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ALL DRIVERS & CREWS PLEASE NOTE..... Myself & the SDA judging are well aware that a lot of drivers do not listen or take on board what the judges say at briefing also the crews/teams have no idea what the judges want to see (not their fault) so they (the judges) have prepared the info below to explain what is required & what they are looking for.

Their aim is to have a series where the drivers are rewarded for giving 100% & that we provide drivers with as much detail as possible re the event judging.

Any questions please email or msg myself, Stewy or Jason


The detail below has been very well put together by Stewy & is an overview of what him & Jason are looking for, for future events i will post on this thread info relevant to each track as it becomes available.


Drivers & crews please have a read.





Hey guys, just a quick run down from the weekend, want to just bring up a few key points to maybe help out drivers as well as spectators understand a little more at what we are looking at when we judge.


Probably the most crucial one is how mistakes are judged. One thing which probably separates us from other series is how we look at mistakes. We reward aggression and technical ability extremely well, and whilst mistakes do deduct points, they aren't marked down as harshly as some other series where straightens, 1 wheel drops, or love taps can throw your whole run away. We try to encourage aggressive lines, entries, angle and chasing where we can, and one of the best ways we find is to reward that driving more than deductions for mistakes. Obviously off-tracks and spins you effectively throw the run away, but for example small corrections whilst chasing very close, or a small straighten after throwing down an awesome run, won't necessarily cost you the whole run, just reduce your points a little bit. We would much rather see drivers aiming to go 100% and making a slight error occasionally, than driving at 60% without mistake, meaning they keep distance, not nail the aggressive lines we ask or throw it hard on entry. Whilst some may disagree with this, what we are trying to do within Stadium Drift is progress the driving level within this country, and to do so we have to be pushing drivers to aim past their comfort zone, and not rewarding drivers who only drive at a fraction of their ability.


Also worth noting that within qualifying, if you do have an off track or spin, complete your run well, whilst you have lost near all of your points, there is usually 1-2 points which can be made up with strong starts or finishes to the run, as opposed to spinning multiple times, or spinning on entry and driving the rest of the course.


Entries and transitions are another point i want to emphasise, we had a few guys out on the weekend pushing real hard on entries and transitions, Nick Coulson, Dan Rasell and Kris Klutke were all gaining serious points each run based on their strong entries, and transition in the middle of the track. Big weight transfers, strong angle quickly, then holding the angle steady to the corner is what we want to see. Starting out with low angle then only building angle right as you get to the corner isn't a good entry, the key is good angle straight from the initial flick, held steady into the corner, with as minimal handbrake as possible, initiated as late as possible, if we see a little bit of smoke from the front tyres it tells us you're probably doing it right.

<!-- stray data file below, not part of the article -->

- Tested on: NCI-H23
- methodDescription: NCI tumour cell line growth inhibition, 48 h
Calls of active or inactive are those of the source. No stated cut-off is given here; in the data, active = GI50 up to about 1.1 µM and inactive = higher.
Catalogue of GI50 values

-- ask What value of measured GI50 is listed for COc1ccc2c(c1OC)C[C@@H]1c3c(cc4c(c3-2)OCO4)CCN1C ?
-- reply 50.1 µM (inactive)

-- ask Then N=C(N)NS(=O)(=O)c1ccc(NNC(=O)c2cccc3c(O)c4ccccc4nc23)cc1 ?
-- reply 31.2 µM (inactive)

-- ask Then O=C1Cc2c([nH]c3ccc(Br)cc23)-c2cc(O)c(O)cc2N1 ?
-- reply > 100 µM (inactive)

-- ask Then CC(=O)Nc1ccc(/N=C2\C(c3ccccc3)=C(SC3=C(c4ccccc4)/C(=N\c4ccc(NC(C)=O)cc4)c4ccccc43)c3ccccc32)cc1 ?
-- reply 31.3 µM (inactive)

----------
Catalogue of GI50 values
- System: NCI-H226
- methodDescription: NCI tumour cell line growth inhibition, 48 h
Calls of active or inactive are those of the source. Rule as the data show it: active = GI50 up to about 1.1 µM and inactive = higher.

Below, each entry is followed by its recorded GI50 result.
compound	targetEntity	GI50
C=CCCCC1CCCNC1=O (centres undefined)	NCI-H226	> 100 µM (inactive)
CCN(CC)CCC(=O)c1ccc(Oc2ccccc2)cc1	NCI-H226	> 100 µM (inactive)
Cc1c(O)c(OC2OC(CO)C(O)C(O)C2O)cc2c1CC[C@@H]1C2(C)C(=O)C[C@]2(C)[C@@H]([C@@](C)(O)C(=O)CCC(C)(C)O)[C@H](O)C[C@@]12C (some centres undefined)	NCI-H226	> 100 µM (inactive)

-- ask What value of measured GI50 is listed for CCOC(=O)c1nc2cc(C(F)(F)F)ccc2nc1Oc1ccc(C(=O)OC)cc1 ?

Proximity on entry, as i have mentioned many times, whilst proximity anywhere is good, proximity on entry is always rewarded the most as it takes the most skill, balls and looks the most spectacular. A few drivers were using the dive technique on the weekend where they started far back and were diving and catching up just as they got to the corner, while this is better than not being close at all, we want to see you close on initiation, ideally initiating around the same time as the lead car, and holding the proximity into the corner and through. Gavin Edwards had a run which caused a bit of a stir based on the decision, but quite simply his entry on the lead cars door and subsequently reasonable proximity through the rest of the run netted him so many points, that even the error at the end of his run meant he had a strong score.


Lead car line, we can't really stress this enough, when we ask for a line, we appreciate that almost always it isn't the one you have tried before, would usually use, feel the most comfortable on, or the fastest one. We know this, but it's part of pushing drivers, apart from it's ability to separate the truly skilled drivers and the rest when leading, it also aids the chase car in being able to be extremely close, and reducing the gap between the level of cars. When we ask for a particular line, we mean it, don't think you can find your own line and still net good points, the good drivers will adapt and always have, you need to follow the line laid out, we follow your line around the track more closely than any other criteria, if you think you can get an advantage on the chase guy by finding your own line which is faster and will get you a gap on them, don't. It will only hinder you as not only will you be marked down for having poor line, the chase car will be marked down less harshly for lack of proximity.


cliff notes:

- push hard

- arse drags are boring

- follow the line

Edited by raceline

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